Kat Aaron

Kat Aaron

Writer
Phone: (202) 885-6353
kaaron@investigativereportingworkshop.org

Kat Aaron is a 2012 Alicia Patterson Fellow, a reporter at the Investigative Reporting Workshop and the project editor for the Workshop's What Went Wrong series. She writes about people, poverty and the justice system. 

In her work with the Patterson Foundation, she wrote about the growing crush of self-represented litigants in the civil courts, and what it means for poor people and the courts when most people don't have lawyers. Aaron's work on the subject began with two major stories about the civil courts for the Workshop and Mother Jones. For the What Went Wrong project, she wrote extensively about foreclosure, often in partnership with New America Media; about the Great Depression; and about poverty in America.   

Before joining the Workshop, she was a staff writer at the Center for Public Integrity, where she did investigative reporting on financial and economic issues. Until July 2008, she was the co-director of People’s Production House, a nonprofit journalism and media policy organization headquartered in New York City. From 2005 to 2008, she was a producer for Wakeup Call, the morning news show at WBAI 99.5 FM in New York, and was a contributor to Free Speech Radio News, Pacifica Radio’s national evening news program. 

Aaron has a bachelor's degree in Economic History from Barnard College, and a master's in Journalism and Public Affairs from American Unversity's School of Communication.

Aaron tweets about the civil courts, economics, journalism and occasionally food at @kataaron

Project Editor Kat Aaron gives a brief introduction to the What Went Wrong: The Betrayal of the American Dream project.

Stories written by Kat Aaron

Recent News

Brain boosters a gold mine for supplements industry but benefits are hotly disputed

The Government Accountability Office is investigating the marketing of brain and memory supplements and the problems regulators face in reining in misleading claims. The GAO examination was requested by Sen. Claire McCaskill, D-Mo., formerly the ranking minority member on the U.S. Senate Committee on Aging. She has called out retailers for deceptive promotions of memory and brain supplements, and sees regulatory oversight of the supplement industry as “alarmingly inadequate.”

Incubating new economic models for journalism.

Latest from iLab

Asian journalists wrestle with new rules

Indonesia, the Philippines and South Korea news organizations face new challenges online as their governments now include internet activity in their regulatory structures. What used to be a niche for independent media has instead become a new battleground for freedom of expression. 

Seven signs Cuban media is moving toward openness

While it’s too soon to tell if a true sea change is in the works, here are seven relatively recent shifts in the Cuban mediasphere. Many of them would have seemed inconceivable just a few years ago and bear watching in the future.

Blogs

Most Recent Posts

Summer 2017 interns

We're looking for talented student journalists to join our team in the summer of 2017.  Positions include researchers/reporters, data journalists and video editors. Application deadline is Feb. 15.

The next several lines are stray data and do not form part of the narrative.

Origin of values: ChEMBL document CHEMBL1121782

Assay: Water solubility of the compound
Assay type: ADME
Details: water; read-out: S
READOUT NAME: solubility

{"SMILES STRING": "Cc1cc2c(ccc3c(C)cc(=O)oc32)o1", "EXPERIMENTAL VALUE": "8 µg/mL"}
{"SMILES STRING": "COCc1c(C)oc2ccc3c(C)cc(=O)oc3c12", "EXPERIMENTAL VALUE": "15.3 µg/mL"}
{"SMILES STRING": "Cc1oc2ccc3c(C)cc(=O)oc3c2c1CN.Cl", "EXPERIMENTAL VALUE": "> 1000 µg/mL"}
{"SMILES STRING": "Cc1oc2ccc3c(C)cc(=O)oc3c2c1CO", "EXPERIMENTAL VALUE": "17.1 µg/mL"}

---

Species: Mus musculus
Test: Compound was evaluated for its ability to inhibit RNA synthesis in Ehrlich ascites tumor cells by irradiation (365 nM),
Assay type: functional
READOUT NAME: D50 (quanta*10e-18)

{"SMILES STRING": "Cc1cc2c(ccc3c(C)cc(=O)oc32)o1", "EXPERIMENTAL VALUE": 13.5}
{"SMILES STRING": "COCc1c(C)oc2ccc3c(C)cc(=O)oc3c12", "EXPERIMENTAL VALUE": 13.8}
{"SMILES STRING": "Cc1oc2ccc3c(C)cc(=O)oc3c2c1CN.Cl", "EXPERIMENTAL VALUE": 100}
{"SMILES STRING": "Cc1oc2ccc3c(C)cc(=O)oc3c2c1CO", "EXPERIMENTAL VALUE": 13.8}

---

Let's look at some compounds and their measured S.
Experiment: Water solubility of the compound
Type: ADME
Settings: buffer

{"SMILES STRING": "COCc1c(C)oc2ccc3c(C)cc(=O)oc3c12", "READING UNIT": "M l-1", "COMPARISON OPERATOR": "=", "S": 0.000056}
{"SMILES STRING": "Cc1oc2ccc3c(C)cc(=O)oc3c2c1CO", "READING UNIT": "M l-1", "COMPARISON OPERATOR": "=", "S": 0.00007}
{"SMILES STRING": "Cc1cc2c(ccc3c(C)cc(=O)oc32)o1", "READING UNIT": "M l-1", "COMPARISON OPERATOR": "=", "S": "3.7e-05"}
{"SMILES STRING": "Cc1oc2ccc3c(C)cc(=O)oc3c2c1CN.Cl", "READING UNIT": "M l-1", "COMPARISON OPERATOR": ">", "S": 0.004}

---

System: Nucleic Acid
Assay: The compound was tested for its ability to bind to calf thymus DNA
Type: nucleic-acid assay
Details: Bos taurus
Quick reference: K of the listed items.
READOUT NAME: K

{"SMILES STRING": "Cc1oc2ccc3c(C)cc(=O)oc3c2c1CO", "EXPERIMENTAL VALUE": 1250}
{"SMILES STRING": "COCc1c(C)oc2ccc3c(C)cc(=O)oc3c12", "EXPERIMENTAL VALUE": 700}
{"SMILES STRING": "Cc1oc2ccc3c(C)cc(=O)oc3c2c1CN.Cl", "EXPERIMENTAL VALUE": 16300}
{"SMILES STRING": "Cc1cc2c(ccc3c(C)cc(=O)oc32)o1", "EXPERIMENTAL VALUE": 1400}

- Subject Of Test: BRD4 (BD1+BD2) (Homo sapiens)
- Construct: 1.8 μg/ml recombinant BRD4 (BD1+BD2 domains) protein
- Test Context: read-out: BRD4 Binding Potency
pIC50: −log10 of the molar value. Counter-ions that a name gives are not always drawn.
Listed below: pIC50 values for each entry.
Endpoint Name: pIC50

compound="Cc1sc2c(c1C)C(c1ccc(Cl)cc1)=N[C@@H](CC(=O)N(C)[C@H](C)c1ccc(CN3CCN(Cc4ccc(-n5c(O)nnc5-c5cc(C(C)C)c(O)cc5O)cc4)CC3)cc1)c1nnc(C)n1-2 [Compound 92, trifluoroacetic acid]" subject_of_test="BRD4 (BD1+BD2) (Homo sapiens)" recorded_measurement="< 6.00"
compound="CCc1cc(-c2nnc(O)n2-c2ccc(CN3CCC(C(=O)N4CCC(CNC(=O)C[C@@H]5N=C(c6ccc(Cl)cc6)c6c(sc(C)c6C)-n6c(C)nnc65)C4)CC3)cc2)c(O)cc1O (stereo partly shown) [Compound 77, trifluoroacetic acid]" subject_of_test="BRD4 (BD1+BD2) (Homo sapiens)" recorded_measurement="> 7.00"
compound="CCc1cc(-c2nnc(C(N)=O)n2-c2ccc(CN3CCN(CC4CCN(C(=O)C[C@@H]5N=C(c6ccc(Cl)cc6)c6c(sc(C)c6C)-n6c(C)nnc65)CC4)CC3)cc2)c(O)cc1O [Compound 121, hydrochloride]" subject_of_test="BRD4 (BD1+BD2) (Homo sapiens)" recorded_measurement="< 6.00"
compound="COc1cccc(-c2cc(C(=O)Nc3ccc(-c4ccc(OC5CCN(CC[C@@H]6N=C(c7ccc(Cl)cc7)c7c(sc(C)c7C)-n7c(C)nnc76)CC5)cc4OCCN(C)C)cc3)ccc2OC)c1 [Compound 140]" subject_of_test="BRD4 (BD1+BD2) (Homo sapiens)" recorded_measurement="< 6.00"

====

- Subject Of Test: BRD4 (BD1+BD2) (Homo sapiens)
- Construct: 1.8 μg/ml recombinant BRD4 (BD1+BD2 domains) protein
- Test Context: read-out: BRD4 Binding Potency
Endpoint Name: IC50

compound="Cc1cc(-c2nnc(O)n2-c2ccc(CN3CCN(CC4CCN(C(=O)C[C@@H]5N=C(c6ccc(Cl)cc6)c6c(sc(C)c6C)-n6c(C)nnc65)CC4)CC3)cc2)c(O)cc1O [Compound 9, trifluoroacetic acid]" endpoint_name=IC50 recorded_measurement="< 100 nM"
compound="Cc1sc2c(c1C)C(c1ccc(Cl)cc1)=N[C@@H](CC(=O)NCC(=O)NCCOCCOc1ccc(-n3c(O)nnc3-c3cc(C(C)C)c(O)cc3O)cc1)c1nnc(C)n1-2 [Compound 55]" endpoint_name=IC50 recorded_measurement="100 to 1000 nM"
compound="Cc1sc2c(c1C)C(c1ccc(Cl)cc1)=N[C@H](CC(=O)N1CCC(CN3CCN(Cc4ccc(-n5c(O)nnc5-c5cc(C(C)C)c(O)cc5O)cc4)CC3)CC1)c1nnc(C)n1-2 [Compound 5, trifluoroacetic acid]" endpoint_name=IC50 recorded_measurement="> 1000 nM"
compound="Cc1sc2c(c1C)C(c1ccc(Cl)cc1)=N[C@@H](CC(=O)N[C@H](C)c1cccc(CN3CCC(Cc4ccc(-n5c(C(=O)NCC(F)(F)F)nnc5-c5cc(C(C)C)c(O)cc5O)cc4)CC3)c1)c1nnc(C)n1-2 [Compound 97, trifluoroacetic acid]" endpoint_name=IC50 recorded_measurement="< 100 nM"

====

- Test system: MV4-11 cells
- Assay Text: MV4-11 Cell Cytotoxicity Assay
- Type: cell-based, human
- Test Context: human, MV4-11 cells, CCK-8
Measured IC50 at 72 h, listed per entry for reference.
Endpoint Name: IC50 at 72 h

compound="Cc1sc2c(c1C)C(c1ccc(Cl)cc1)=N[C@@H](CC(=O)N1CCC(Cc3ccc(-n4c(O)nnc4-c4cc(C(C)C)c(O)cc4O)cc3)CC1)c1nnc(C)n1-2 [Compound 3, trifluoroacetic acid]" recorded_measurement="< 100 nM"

Russia's disinformation strategy

Louise Lief, our scholar in residence, writes about Russia's manipulation of news and information, not only in the recent U.S. elections but also in other countries as well. 

Remembrances

Charles Lewis and Gordon Witkin reflect on the lives and careers of Phillip Knightley and David Donald, two renowned investigative journalists who died earlier this month. Knightley was well-known for his work on holding drug manufacturers accountable for the widespread use of the drug thalidomide, which caused birth defects across Europe. Donald was one of the pioneers and leaders of modern, computer-assisted data journalism. You can see their tributes here on the ICIJ website.

Remembering David Donald

David Donald died Dec. 10, 2016 after a yearlong battle with cancer. In January, the Workshop will host an event to remember his life and work, and IRE will honor him by creating a fund in his name to further data journalism.

Charles Lewis travels to Oxford

Executive Editor Charles Lewis will travel to a conference at Oxford University's Reuters Institute for the Study of Journalism to talk about the future of investigative journalism and collaboration. 

Partners

Workshop Partners

We publish online and in print, often teaming up with other news organizations. We're working now on a new program with FRONTLINE producers, to air later in the year, and on the "Years of Living Dangerously," a series on climate change that has begun airing on Showtime. A story last year on the use of solitary confinement in immigration detention centers was co-published with The New York Times. Our updates to our long-running BankTracker project, in which you can view the financial health of every bank and credit union in the country, have been published with msnbc.com, now nbcnews.com, and we co-published stories in our What Went Wrong series on the economy with The Philadelphia Inquirer and New America Media. Our graduate students are working as researchers with Washington Post reporters, and our new senior editor is a member of the Post's investigative team. Learn more on our partners page.

Projects

Investigating Power update

Investigating Power update

Profiles of notable journalists and their stories of key moments in U.S. history in the last 50 years can be found on the Investigating Power site. See Workshop Executive Editor Charles Lewis' latest video interviews as well as historic footage and timelines. You can also read more about the project and why we documented these groundbreaking examples of original, investigative journalism that helped shape or change public perceptions on key issues of our time, from civil rights to Iraq, here.